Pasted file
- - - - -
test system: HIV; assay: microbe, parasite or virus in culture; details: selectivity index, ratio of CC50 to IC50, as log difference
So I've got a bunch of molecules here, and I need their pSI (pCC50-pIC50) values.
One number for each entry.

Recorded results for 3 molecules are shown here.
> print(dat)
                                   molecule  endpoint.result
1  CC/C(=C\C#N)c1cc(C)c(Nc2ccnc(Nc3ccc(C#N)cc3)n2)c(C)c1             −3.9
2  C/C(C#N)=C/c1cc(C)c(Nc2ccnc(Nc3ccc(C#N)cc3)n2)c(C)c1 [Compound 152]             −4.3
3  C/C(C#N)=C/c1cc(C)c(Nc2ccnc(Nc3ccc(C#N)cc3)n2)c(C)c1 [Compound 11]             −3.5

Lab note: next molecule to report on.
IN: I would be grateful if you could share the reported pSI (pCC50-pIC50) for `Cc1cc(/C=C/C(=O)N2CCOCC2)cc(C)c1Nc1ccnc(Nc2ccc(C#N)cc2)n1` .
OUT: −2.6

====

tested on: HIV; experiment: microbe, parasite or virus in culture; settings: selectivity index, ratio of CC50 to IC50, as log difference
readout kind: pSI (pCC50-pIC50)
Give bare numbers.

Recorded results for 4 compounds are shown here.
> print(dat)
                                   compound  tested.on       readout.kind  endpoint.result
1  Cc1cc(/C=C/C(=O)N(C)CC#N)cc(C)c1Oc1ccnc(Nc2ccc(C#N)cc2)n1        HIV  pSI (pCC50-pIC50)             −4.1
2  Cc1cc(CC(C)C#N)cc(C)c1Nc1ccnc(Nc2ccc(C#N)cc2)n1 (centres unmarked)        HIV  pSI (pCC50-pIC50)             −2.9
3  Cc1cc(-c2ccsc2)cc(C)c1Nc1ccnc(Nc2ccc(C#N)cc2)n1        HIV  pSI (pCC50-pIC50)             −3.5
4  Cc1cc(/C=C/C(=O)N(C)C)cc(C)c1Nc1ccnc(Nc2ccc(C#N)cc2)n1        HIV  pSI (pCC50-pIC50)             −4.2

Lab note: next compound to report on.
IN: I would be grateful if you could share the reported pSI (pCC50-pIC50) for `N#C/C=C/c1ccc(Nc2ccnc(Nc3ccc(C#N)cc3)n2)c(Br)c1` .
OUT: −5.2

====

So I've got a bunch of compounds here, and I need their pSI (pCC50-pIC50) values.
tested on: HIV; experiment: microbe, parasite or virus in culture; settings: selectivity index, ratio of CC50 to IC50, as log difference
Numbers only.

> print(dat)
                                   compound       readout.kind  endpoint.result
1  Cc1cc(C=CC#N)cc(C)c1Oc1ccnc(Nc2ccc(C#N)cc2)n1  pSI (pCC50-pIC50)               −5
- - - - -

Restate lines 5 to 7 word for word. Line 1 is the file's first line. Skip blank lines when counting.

> print(dat)
                                   molecule  endpoint.result
1  CC/C(=C\C#N)c1cc(C)c(Nc2ccnc(Nc3ccc(C#N)cc3)n2)c(C)c1             −3.9